Mexican man with Asperger's syndrome wins court battle
A 25-year-old Mexican with the autistic condition Asperger's has won the right to make key decisions about his life without parental consent.
The Supreme Court ruled in favour of Ricardo Adair by four votes to one.
Mr Adair said that Mexican legislation violated the United Nations Convention on the Rights of Persons with Disabilities.
It banned him from doing simple tasks by himself, such as applying for a passport, because of his condition.
A judge will be appointed to agree which decisions Mr Adair will be allowed to make without the consent of a parent or guardian.
The groundbreaking ruling is expected to have wider implications for the rights of people with autism in Latin America, says the BBC's Will Grant.
'Great step forward'
"I want to be allowed to decide what to do, where to go, where and with whom I want to live or travel, where to work or study," Mr Adair told the Mexican Supreme Court.
Mexican legislation makes straightforward tasks, such as buying a mobile phone, enrolling in university or applying for a driving licence, very difficult for people with Asperger's syndrome or other forms of autism.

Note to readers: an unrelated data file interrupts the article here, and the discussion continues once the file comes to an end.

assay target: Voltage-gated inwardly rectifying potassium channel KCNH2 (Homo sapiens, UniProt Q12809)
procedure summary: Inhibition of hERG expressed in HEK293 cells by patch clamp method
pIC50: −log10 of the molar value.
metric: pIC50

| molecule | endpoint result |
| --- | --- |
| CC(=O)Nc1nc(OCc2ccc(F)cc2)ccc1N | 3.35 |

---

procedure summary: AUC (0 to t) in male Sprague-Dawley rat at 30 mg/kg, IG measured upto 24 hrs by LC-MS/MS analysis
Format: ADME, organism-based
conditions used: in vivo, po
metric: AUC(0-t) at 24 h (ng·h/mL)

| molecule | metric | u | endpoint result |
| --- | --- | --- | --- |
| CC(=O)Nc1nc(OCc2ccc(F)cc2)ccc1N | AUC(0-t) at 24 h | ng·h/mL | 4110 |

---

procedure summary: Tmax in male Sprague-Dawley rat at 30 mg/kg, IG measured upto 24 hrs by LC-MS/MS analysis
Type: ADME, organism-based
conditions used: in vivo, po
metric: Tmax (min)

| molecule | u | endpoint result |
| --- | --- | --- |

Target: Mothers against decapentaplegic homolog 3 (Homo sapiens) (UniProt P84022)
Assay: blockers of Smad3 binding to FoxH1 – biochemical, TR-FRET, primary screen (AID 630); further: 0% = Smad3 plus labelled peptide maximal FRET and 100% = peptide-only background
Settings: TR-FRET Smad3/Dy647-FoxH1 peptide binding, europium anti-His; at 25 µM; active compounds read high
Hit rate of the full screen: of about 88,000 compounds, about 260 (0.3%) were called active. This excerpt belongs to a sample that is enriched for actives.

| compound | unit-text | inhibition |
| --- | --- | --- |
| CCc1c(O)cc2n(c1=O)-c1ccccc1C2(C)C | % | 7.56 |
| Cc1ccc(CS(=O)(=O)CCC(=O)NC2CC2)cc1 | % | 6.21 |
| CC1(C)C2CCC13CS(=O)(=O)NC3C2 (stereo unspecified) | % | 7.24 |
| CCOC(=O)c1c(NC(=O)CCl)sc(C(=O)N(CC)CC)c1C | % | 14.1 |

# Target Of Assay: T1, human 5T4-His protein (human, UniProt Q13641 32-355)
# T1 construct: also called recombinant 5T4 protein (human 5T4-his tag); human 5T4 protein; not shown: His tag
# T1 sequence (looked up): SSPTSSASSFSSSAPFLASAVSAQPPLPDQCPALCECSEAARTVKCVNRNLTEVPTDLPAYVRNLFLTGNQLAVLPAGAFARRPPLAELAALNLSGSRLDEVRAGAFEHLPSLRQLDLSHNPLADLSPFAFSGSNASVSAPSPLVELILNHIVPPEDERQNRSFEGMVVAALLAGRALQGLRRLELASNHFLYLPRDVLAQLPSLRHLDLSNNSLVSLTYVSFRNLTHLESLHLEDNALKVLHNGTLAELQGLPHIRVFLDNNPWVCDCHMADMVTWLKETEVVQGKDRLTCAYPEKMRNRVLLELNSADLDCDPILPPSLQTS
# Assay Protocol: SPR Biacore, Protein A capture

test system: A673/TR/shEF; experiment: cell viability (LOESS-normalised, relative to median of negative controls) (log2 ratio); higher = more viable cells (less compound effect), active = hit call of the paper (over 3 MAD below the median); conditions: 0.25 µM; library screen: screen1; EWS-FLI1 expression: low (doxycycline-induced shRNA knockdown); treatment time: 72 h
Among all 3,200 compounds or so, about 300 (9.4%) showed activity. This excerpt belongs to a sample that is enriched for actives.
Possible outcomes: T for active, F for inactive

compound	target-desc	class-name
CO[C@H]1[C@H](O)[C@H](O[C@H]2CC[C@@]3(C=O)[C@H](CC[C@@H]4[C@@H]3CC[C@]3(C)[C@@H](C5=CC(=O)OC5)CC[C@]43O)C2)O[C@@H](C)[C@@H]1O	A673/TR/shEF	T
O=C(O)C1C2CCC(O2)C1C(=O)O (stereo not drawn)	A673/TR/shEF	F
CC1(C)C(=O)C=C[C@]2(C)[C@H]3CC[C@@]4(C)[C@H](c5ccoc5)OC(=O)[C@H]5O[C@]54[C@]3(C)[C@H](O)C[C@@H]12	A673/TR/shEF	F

Mr Adair said all papers had to be signed by his parents or legal guardians.
He began his battle two years ago and has been supported in his fight by a non-profit organisation.
"All we wanted was for Ricardo's own free will to come first, and now the court has recognised that," his lawyer, Andres Gomez Montt, told the BBC.
Mr Adair said he wanted to read the full court ruling before making further comments, but expressed his satisfaction at the decision.
"They have asserted our rights and I believe this is a great step forward," he said.
Mexican legislation on people with disabilities was drafted with the intention of protecting them, by taking away legal responsibility for their actions, but Mr Adair's mother says the law is out of date.
"Many children have different levels of disability. Some need more support, some need less. This should be about giving to each one what they need," Leticia Robles told BBC Mundo earlier this year.
The UN's World Health Organization describes autism spectrum disorders as "a group of complex brain development disorders".
It affects one in each 160 children around the world on average, the WHO says.
"These disorders [which include Asperger's syndrome] are characterized by difficulties in social interaction and communication and a restricted and repetitive repertoire of interests and activities."